In order to understand how the brain functions, we have to be able to track the movement and activity of individual neurons. This is maddeningly complex at present, as single neural cells have to be visually tracked by grumpy lab techs to understand even a tiny bit of what’s going on. Now a new tool called CalmAn, developed at the Flatiron Institute in New York City, has been verified to track large numbers of neurons at the same time.

The system relies in part on machine-learning methods to follow the cells along as they move under the microscope. In a study, the results of which were published in journal eLife, the system was nearly as good as trained humans at tracking cells from calcium imaging data.

The technique is already being used by dozens of labs and the latest study will allow more institutions to feel confident about implementing this technology in their studies. This will hopefully speed up neuroscience research and lead to therapies and cures for a variety of conditions.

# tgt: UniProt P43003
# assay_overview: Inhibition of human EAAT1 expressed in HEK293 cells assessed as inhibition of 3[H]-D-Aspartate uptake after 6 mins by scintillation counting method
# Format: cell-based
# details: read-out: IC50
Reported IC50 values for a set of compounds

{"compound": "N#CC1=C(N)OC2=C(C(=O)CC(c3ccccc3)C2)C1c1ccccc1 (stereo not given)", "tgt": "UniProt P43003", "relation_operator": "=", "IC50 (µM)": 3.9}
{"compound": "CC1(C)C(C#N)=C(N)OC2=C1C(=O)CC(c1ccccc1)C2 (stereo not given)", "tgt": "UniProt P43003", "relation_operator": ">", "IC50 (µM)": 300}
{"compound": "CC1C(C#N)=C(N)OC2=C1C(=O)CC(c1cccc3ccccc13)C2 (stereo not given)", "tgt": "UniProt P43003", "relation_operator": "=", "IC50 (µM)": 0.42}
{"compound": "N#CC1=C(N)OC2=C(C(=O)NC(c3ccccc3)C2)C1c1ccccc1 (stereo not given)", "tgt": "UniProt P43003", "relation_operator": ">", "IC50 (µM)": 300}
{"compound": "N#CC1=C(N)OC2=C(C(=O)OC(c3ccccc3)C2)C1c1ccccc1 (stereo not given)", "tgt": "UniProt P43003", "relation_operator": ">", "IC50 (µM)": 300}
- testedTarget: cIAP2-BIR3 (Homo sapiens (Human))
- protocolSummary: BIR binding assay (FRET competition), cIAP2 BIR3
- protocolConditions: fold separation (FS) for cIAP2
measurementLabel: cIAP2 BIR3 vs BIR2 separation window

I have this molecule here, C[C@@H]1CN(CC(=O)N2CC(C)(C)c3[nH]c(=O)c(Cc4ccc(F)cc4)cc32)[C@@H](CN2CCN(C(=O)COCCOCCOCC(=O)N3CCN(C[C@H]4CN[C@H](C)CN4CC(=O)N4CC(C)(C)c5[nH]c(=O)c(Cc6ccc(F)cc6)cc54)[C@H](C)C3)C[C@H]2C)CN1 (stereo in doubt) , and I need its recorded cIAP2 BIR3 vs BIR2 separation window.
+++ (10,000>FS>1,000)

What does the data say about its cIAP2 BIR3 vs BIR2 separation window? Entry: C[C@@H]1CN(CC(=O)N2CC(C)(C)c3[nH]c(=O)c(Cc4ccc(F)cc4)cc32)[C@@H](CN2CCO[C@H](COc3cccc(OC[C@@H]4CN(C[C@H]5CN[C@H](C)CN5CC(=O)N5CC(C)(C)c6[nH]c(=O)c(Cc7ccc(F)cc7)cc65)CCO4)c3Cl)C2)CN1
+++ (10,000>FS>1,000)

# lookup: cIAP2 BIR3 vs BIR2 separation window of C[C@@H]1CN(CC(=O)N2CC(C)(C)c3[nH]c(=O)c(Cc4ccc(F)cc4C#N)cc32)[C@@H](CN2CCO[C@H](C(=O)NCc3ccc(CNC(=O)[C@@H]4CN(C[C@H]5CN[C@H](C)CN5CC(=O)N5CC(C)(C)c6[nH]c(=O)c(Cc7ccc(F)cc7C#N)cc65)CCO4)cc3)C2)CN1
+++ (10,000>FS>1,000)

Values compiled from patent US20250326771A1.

Image: An image of neurons (white) taken using calcium imaging techniques. An innovative software dubbed CaImAn can automatically differentiate between individual neurons (yellow outlines) with nearly the same accuracy as a human (red outlines). Giovannucci et al./eLife 2019

Study in journal eLife: CaImAn an open source tool for scalable calcium imaging data analysi…

Download the tool for free on GitHub: CaImAn…

Via: Flatiron Institute…



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